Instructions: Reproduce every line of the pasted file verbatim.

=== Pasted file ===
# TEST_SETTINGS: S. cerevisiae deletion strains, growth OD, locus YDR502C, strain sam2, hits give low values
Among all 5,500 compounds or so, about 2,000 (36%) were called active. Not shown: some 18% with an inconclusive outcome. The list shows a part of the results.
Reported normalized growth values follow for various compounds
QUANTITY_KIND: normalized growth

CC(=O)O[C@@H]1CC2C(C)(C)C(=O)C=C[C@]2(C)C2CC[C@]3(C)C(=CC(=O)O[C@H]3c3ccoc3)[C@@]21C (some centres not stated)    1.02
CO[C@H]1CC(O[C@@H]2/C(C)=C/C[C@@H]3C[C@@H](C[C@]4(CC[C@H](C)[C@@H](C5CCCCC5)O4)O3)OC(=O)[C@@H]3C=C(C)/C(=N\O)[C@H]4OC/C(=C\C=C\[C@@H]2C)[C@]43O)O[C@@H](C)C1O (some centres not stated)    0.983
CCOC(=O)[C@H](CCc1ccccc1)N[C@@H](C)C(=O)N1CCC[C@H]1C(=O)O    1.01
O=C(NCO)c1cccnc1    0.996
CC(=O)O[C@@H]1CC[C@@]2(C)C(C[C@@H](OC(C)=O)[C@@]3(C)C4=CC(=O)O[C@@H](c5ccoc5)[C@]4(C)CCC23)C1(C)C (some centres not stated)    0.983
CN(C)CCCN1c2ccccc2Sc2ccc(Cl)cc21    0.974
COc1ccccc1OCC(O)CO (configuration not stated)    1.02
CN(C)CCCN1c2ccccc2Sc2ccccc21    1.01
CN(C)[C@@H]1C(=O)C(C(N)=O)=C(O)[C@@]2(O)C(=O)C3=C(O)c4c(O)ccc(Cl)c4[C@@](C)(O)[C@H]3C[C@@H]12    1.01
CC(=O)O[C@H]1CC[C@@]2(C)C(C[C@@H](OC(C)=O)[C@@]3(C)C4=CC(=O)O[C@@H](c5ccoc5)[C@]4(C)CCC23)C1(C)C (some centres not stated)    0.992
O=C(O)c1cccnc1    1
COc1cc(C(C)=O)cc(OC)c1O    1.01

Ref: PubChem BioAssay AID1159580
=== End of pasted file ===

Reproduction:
# TEST_SETTINGS: S. cerevisiae deletion strains, growth OD, locus YDR502C, strain sam2, hits give low values
Among all 5,500 compounds or so, about 2,000 (36%) were called active. Not shown: some 18% with an inconclusive outcome. The list shows a part of the results.
Reported normalized growth values follow for various compounds
QUANTITY_KIND: normalized growth

CC(=O)O[C@@H]1CC2C(C)(C)C(=O)C=C[C@]2(C)C2CC[C@]3(C)C(=CC(=O)O[C@H]3c3ccoc3)[C@@]21C (some centres not stated)    1.02
CO[C@H]1CC(O[C@@H]2/C(C)=C/C[C@@H]3C[C@@H](C[C@]4(CC[C@H](C)[C@@H](C5CCCCC5)O4)O3)OC(=O)[C@@H]3C=C(C)/C(=N\O)[C@H]4OC/C(=C\C=C\[C@@H]2C)[C@]43O)O[C@@H](C)C1O (some centres not stated)    0.983
CCOC(=O)[C@H](CCc1ccccc1)N[C@@H](C)C(=O)N1CCC[C@H]1C(=O)O    1.01
O=C(NCO)c1cccnc1    0.996
CC(=O)O[C@@H]1CC[C@@]2(C)C(C[C@@H](OC(C)=O)[C@@]3(C)C4=CC(=O)O[C@@H](c5ccoc5)[C@]4(C)CCC23)C1(C)C (some centres not stated)    0.983
CN(C)CCCN1c2ccccc2Sc2ccc(Cl)cc21    0.974
COc1ccccc1OCC(O)CO (configuration not stated)    1.02
CN(C)CCCN1c2ccccc2Sc2ccccc21    1.01
CN(C)[C@@H]1C(=O)C(C(N)=O)=C(O)[C@@]2(O)C(=O)C3=C(O)c4c(O)ccc(Cl)c4[C@@](C)(O)[C@H]3C[C@@H]12    1.01
CC(=O)O[C@H]1CC[C@@]2(C)C(C[C@@H](OC(C)=O)[C@@]3(C)C4=CC(=O)O[C@@H](c5ccoc5)[C@]4(C)CCC23)C1(C)C (some centres not stated)    0.992
O=C(O)c1cccnc1    1
COc1cc(C(C)=O)cc(OC)c1O    1.01

Ref: PubChem BioAssay AID1159580